Peter Capaldi makes his debut in Doctor Who on Saturday night with a trip to Victorian London, but if he was ever tempted to take the Tardis back to 1913 Glasgow, he could find himself in the middle of a real-life drama involving his own grandparents.
Researchers at the British Newspaper Archive have unearthed a report about the actor's grandfather Giovanni, who left his Italian village at the turn of the century and ended up in Scotland selling ice-cream.
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The story, headlined "Love Tragedy at Glasgow", tells how Giovanni's heart had been "set aflame" by his landlady's daughter Agnes Dougan and he shot himself in the chest after she rejected him.
The report, from the Dundee Courier on January 27, said "Capaldi solemnly informed the mother that if her daughter could live without him, he could not live without the daughter" before turning his gun on himself.
He was taken to hospital with a bullet "lodged underneath the heart" but survived and went on to marry Agnes weeks later.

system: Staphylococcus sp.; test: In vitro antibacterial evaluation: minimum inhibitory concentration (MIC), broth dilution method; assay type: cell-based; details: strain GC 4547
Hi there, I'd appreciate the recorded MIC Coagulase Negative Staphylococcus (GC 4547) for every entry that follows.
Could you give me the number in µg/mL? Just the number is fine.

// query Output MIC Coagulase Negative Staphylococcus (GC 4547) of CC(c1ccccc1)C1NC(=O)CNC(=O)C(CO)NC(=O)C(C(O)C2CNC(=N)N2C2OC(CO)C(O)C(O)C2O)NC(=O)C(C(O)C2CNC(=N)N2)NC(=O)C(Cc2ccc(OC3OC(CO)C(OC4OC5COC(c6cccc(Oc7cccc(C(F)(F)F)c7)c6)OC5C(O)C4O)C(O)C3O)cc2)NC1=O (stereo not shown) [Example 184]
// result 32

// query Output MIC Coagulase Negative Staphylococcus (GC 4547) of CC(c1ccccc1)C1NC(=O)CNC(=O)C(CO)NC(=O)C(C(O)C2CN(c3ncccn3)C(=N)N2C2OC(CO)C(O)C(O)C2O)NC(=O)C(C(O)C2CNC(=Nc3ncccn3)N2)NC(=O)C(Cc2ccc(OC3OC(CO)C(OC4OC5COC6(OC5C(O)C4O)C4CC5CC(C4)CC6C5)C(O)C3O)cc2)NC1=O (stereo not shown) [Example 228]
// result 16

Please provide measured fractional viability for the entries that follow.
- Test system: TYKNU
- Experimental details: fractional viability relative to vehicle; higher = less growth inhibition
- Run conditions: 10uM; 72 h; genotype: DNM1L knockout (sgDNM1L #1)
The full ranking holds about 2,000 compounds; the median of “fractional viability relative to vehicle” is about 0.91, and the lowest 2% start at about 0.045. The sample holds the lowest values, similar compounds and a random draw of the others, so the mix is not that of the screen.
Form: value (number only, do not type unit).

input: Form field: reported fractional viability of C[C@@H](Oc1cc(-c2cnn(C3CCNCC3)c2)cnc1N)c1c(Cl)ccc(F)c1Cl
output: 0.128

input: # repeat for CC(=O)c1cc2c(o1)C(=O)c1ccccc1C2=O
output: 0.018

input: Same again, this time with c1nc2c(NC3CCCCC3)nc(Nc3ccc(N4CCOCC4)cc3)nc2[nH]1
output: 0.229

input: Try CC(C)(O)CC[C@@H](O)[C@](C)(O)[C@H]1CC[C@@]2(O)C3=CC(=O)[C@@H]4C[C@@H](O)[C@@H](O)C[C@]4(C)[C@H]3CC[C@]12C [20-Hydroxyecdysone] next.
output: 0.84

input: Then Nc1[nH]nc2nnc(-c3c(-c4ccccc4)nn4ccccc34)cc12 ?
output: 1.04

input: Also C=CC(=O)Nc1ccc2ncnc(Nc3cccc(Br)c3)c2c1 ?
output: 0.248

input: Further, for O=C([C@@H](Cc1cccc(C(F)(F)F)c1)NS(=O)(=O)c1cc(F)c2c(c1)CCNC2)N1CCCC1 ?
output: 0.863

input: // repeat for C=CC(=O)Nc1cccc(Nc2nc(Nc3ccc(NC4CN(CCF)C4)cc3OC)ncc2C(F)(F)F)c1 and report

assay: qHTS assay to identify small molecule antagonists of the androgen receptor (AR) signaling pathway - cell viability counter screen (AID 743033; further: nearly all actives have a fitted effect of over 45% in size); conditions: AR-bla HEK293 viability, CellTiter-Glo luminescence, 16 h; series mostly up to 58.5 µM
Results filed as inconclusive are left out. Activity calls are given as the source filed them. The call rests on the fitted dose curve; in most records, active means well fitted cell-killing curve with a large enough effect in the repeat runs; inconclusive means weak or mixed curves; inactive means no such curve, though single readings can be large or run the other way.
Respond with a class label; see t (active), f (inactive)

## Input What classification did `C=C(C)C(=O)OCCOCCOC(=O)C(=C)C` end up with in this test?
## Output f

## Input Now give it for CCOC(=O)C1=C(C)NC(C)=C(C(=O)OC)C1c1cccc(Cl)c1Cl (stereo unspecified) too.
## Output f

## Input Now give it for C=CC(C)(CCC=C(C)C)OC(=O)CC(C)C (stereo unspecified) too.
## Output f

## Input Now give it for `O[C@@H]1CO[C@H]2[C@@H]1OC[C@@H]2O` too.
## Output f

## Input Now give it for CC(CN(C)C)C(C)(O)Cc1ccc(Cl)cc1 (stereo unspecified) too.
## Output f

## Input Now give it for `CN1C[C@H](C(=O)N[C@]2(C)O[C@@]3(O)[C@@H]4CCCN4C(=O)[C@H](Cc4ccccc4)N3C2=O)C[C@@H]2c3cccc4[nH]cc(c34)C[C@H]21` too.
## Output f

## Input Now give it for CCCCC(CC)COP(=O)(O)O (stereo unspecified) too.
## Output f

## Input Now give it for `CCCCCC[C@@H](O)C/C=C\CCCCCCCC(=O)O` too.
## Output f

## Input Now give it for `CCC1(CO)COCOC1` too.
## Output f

The couple had five children, including Peter's father Gerard.
Amy Sell, a researcher from the British Newspaper Archive, said: "Local newspaper archives can reveal fascinating information about where we come from. It's shocking to think that if Peter Capaldi's grandfather had not survived, we would be welcoming a different Doctor on to our screens tonight."
Capaldi's first full episode as the Time Lord, Deep Breath, sees him transported to Victorian London, where a dinosaur is running rampant.
The actor said his version of the Doctor will restore the show's sense of "mystery". Speaking on Chris Evans' Radio 2 Breakfast Show on Friday, he said: "It's difficult with a show that's 50 years old but I thought it would be nice to get some mystery back into it."
He said: "It had become very sort of friendly, user-friendly, which is lovely, but I always thought when I grew up Doctor Who was a slightly spooky, weird character who would arrive out of nowhere and take people off deep into space and give them terrible, terrifying adventures and I wanted to evoke a bit of that."